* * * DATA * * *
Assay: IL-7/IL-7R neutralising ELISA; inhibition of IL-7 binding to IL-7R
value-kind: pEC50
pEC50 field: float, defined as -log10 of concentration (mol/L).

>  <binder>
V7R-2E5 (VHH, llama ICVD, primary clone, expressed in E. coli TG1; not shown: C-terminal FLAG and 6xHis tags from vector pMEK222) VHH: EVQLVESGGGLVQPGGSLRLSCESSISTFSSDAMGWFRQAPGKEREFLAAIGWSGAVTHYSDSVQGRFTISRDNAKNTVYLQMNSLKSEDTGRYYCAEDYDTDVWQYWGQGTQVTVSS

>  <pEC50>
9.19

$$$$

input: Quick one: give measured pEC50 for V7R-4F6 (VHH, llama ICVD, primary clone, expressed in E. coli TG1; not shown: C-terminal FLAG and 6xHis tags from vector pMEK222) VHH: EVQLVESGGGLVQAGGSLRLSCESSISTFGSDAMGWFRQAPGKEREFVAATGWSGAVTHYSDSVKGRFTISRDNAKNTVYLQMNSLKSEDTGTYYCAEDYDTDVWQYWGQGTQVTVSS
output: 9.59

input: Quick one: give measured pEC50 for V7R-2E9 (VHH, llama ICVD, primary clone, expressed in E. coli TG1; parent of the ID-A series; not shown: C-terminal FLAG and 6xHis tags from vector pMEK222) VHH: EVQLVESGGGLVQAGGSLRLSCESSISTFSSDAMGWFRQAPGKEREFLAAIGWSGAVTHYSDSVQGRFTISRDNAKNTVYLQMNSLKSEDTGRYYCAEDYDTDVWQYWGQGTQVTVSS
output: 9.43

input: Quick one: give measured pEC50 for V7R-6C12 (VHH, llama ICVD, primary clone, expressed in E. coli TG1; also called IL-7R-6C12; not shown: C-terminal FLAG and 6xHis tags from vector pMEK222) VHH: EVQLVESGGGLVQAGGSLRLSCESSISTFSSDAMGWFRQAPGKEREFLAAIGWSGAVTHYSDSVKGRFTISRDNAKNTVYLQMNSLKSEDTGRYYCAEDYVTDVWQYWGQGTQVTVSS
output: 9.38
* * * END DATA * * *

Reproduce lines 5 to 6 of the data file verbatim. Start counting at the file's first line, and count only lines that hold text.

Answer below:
V7R-2E5 (VHH, llama ICVD, primary clone, expressed in E. coli TG1; not shown: C-terminal FLAG and 6xHis tags from vector pMEK222) VHH: EVQLVESGGGLVQPGGSLRLSCESSISTFSSDAMGWFRQAPGKEREFLAAIGWSGAVTHYSDSVQGRFTISRDNAKNTVYLQMNSLKSEDTGRYYCAEDYDTDVWQYWGQGTQVTVSS

>  <pEC50>